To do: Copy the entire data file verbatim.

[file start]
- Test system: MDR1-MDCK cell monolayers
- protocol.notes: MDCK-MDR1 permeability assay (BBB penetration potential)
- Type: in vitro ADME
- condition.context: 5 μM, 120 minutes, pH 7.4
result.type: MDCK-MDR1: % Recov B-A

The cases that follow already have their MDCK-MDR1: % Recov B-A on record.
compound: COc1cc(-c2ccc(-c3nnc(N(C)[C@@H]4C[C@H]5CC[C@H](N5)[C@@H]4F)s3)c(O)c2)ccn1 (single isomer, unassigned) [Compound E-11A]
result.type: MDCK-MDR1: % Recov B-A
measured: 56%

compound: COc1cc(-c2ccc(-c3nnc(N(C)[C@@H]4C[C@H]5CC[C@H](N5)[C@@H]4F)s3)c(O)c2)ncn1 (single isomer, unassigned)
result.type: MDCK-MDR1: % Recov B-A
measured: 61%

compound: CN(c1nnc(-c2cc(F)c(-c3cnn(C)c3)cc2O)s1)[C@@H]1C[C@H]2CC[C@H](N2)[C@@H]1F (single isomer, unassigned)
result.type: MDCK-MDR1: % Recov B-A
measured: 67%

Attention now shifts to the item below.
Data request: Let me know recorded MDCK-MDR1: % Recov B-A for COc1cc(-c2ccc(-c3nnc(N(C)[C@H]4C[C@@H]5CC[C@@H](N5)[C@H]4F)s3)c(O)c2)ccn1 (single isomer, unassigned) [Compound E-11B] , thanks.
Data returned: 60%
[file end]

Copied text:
- Test system: MDR1-MDCK cell monolayers
- protocol.notes: MDCK-MDR1 permeability assay (BBB penetration potential)
- Type: in vitro ADME
- condition.context: 5 μM, 120 minutes, pH 7.4
result.type: MDCK-MDR1: % Recov B-A

The cases that follow already have their MDCK-MDR1: % Recov B-A on record.
compound: COc1cc(-c2ccc(-c3nnc(N(C)[C@@H]4C[C@H]5CC[C@H](N5)[C@@H]4F)s3)c(O)c2)ccn1 (single isomer, unassigned) [Compound E-11A]
result.type: MDCK-MDR1: % Recov B-A
measured: 56%

compound: COc1cc(-c2ccc(-c3nnc(N(C)[C@@H]4C[C@H]5CC[C@H](N5)[C@@H]4F)s3)c(O)c2)ncn1 (single isomer, unassigned)
result.type: MDCK-MDR1: % Recov B-A
measured: 61%

compound: CN(c1nnc(-c2cc(F)c(-c3cnn(C)c3)cc2O)s1)[C@@H]1C[C@H]2CC[C@H](N2)[C@@H]1F (single isomer, unassigned)
result.type: MDCK-MDR1: % Recov B-A
measured: 67%

Attention now shifts to the item below.
Data request: Let me know recorded MDCK-MDR1: % Recov B-A for COc1cc(-c2ccc(-c3nnc(N(C)[C@H]4C[C@@H]5CC[C@@H](N5)[C@H]4F)s3)c(O)c2)ccn1 (single isomer, unassigned) [Compound E-11B] , thanks.
Data returned: 60%